Legislative Tolerance

There are rites of passage in spring — flowers peek from the soil, the snow clearing equipment goes to the back of the shed, major religions celebrate important holidays, and state legislatures begin debating issues that can change our lives.

Congress is in session all months now, but meaningful legislation moves slowly in Washington. State legislatures generally move at a faster pace. Why? Deadlines. Yes, Congress has them. When its members cannot fulfill their most crucial role, finalizing a budget on time, they must pass temporary measures (continuing resolutions) or much of government grinds to a halt. And of course it’s all “political,” but before you say that with a sneer, ask yourself if you want to live in a country where views are not debated with strong emotion. A benevolent dictator might make really good (even fair) decisions, but an autocrat generally doesn’t get there via the ballot box.

How does the nation get its legislatures to work effectively without protracted delays and hyperbole? The short answer is this may be impossible, but the longer options bear discussion. The crucial factor is the same one that helps basketball teams win championships – effective teamwork. City councils and county commissions pass their budgets on time because: 1) state statutes require it and they said they would when they sought office, 2) local legislators see a fair proportion of their constituents daily and will be reminded if they don’t, and 3) what they work with affects their communities very directly, so they know that if they don’t find a way to allocate funds for mental health people will sleep on the street or hurt themselves or others.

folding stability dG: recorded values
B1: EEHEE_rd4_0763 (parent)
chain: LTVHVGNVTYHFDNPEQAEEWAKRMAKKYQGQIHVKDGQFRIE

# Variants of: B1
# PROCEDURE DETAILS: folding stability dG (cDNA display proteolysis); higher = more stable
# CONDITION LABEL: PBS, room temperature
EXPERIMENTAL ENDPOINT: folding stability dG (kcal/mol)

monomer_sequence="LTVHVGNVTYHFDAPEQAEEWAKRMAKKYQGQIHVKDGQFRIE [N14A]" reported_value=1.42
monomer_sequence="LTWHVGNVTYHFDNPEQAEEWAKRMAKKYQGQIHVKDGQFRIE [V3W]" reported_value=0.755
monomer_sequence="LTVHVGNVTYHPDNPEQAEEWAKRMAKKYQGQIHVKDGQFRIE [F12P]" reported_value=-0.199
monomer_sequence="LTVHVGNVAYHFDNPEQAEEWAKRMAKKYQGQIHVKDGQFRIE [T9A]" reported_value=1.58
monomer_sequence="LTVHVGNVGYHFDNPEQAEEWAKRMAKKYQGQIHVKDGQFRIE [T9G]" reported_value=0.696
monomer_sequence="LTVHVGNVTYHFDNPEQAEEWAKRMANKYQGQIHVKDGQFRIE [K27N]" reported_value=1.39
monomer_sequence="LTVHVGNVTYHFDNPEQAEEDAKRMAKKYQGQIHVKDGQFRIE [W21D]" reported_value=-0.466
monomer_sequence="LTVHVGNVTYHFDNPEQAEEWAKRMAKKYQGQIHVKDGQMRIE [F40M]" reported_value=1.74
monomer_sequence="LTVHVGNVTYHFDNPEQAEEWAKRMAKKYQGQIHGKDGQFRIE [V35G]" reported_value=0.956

There is also the lower “bellow factor” at the local level. Two city council members can be rude to one another, but then they have to sit at the same table at the Lions Pancake Breakfast. And there is the family factor. A council member who implies that a colleague has the brains of a pop tart may get a call from his (or her) mother (or father), or their spouse may be furious because she (or he) bowls with the pop tart’s spouse. Rudeness comes home to roost when you live in the same community.

On a state level, legislatures generally have a specific timeframe for their sessions. On the last evening they can set the clock to 11 p.m. and keep resetting it until the last votes are finished, but you don’t get to even that point without having finished committee work and ascertained support levels or traded votes to get it. (Democracy not dictatorship, remember?) I lived in Iowa for many years. One recent year legislators rushed to get their work finished so they could end early and save the state money. But whether they finish early or not, funds for travel expenses in Des Moines (which is not a daily commute for many legislators) end on a given date. That’s a motivator.

This year, the state of Oregon has provided an example of effective legislative protocols. The Oregon House opened its 2012 session (and a couple earlier ones) with an equal number of Democrats and Republicans. Writer Josh Goodman notes, in an article for stateline.org, “The Oregon House of Representatives was, by virtually every account, a model for bipartisan comity this year. Republican and Democratic lawmakers didn’t just keep the peace. They approved major policy changes with strong support from members of both parties in Salem.” Oregon’s experience has been written about and there is even an Oregon youtube piece.